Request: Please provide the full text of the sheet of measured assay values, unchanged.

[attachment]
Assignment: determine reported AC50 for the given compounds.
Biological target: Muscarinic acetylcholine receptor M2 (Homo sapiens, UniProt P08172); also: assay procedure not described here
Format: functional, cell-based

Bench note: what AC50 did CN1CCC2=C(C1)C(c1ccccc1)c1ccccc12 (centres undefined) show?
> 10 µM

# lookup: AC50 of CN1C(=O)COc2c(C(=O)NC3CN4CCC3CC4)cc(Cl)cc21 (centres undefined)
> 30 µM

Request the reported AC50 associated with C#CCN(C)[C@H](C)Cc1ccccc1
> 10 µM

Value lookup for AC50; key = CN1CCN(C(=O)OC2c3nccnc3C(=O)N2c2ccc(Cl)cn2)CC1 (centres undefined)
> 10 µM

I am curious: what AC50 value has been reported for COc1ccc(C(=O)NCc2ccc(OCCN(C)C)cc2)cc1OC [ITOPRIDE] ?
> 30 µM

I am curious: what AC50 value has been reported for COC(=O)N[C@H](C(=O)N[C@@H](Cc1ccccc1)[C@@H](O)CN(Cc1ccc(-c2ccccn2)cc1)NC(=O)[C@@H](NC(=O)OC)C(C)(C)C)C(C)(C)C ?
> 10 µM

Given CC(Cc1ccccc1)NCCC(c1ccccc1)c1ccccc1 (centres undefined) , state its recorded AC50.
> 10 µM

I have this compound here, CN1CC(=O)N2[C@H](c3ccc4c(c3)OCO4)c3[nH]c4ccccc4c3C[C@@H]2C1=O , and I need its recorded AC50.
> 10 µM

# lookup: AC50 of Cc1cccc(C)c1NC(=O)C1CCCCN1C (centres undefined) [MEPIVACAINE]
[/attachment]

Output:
Assignment: determine reported AC50 for the given compounds.
Biological target: Muscarinic acetylcholine receptor M2 (Homo sapiens, UniProt P08172); also: assay procedure not described here
Format: functional, cell-based

Bench note: what AC50 did CN1CCC2=C(C1)C(c1ccccc1)c1ccccc12 (centres undefined) show?
> 10 µM

# lookup: AC50 of CN1C(=O)COc2c(C(=O)NC3CN4CCC3CC4)cc(Cl)cc21 (centres undefined)
> 30 µM

Request the reported AC50 associated with C#CCN(C)[C@H](C)Cc1ccccc1
> 10 µM

Value lookup for AC50; key = CN1CCN(C(=O)OC2c3nccnc3C(=O)N2c2ccc(Cl)cn2)CC1 (centres undefined)
> 10 µM

I am curious: what AC50 value has been reported for COc1ccc(C(=O)NCc2ccc(OCCN(C)C)cc2)cc1OC [ITOPRIDE] ?
> 30 µM

I am curious: what AC50 value has been reported for COC(=O)N[C@H](C(=O)N[C@@H](Cc1ccccc1)[C@@H](O)CN(Cc1ccc(-c2ccccn2)cc1)NC(=O)[C@@H](NC(=O)OC)C(C)(C)C)C(C)(C)C ?
> 10 µM

Given CC(Cc1ccccc1)NCCC(c1ccccc1)c1ccccc1 (centres undefined) , state its recorded AC50.
> 10 µM

I have this compound here, CN1CC(=O)N2[C@H](c3ccc4c(c3)OCO4)c3[nH]c4ccccc4c3C[C@@H]2C1=O , and I need its recorded AC50.
> 10 µM

# lookup: AC50 of Cc1cccc(C)c1NC(=O)C1CCCCN1C (centres undefined) [MEPIVACAINE]